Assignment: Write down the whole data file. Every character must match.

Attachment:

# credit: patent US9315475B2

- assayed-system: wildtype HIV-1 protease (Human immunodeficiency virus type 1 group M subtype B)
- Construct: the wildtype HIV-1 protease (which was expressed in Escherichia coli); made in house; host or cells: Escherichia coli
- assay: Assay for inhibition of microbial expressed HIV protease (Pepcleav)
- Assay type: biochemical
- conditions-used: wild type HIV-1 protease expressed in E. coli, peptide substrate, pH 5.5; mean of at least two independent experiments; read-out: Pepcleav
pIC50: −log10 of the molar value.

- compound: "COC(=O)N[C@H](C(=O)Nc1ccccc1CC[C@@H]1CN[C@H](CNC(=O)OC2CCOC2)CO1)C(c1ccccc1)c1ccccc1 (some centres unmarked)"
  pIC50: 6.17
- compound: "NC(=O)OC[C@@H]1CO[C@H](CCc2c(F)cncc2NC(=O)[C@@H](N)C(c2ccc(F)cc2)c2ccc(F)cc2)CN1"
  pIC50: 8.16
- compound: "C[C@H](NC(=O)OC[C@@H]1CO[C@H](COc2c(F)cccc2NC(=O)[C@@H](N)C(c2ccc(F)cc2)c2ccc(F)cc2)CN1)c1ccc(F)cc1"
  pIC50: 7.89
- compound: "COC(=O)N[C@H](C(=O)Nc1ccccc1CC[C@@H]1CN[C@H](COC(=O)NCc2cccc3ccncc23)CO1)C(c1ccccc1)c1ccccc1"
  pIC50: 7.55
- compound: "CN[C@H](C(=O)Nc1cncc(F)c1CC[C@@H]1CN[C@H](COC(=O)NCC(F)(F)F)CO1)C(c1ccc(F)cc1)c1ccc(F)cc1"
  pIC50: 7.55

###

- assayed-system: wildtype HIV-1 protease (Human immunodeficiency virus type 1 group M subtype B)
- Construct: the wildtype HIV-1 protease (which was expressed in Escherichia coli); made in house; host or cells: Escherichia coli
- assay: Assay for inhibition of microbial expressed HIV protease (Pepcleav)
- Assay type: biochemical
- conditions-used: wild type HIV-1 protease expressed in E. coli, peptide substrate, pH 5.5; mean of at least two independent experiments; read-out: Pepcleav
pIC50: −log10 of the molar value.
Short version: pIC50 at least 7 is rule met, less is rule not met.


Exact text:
# credit: patent US9315475B2

- assayed-system: wildtype HIV-1 protease (Human immunodeficiency virus type 1 group M subtype B)
- Construct: the wildtype HIV-1 protease (which was expressed in Escherichia coli); made in house; host or cells: Escherichia coli
- assay: Assay for inhibition of microbial expressed HIV protease (Pepcleav)
- Assay type: biochemical
- conditions-used: wild type HIV-1 protease expressed in E. coli, peptide substrate, pH 5.5; mean of at least two independent experiments; read-out: Pepcleav
pIC50: −log10 of the molar value.

- compound: "COC(=O)N[C@H](C(=O)Nc1ccccc1CC[C@@H]1CN[C@H](CNC(=O)OC2CCOC2)CO1)C(c1ccccc1)c1ccccc1 (some centres unmarked)"
  pIC50: 6.17
- compound: "NC(=O)OC[C@@H]1CO[C@H](CCc2c(F)cncc2NC(=O)[C@@H](N)C(c2ccc(F)cc2)c2ccc(F)cc2)CN1"
  pIC50: 8.16
- compound: "C[C@H](NC(=O)OC[C@@H]1CO[C@H](COc2c(F)cccc2NC(=O)[C@@H](N)C(c2ccc(F)cc2)c2ccc(F)cc2)CN1)c1ccc(F)cc1"
  pIC50: 7.89
- compound: "COC(=O)N[C@H](C(=O)Nc1ccccc1CC[C@@H]1CN[C@H](COC(=O)NCc2cccc3ccncc23)CO1)C(c1ccccc1)c1ccccc1"
  pIC50: 7.55
- compound: "CN[C@H](C(=O)Nc1cncc(F)c1CC[C@@H]1CN[C@H](COC(=O)NCC(F)(F)F)CO1)C(c1ccc(F)cc1)c1ccc(F)cc1"
  pIC50: 7.55

###

- assayed-system: wildtype HIV-1 protease (Human immunodeficiency virus type 1 group M subtype B)
- Construct: the wildtype HIV-1 protease (which was expressed in Escherichia coli); made in house; host or cells: Escherichia coli
- assay: Assay for inhibition of microbial expressed HIV protease (Pepcleav)
- Assay type: biochemical
- conditions-used: wild type HIV-1 protease expressed in E. coli, peptide substrate, pH 5.5; mean of at least two independent experiments; read-out: Pepcleav
pIC50: −log10 of the molar value.
Short version: pIC50 at least 7 is rule met, less is rule not met.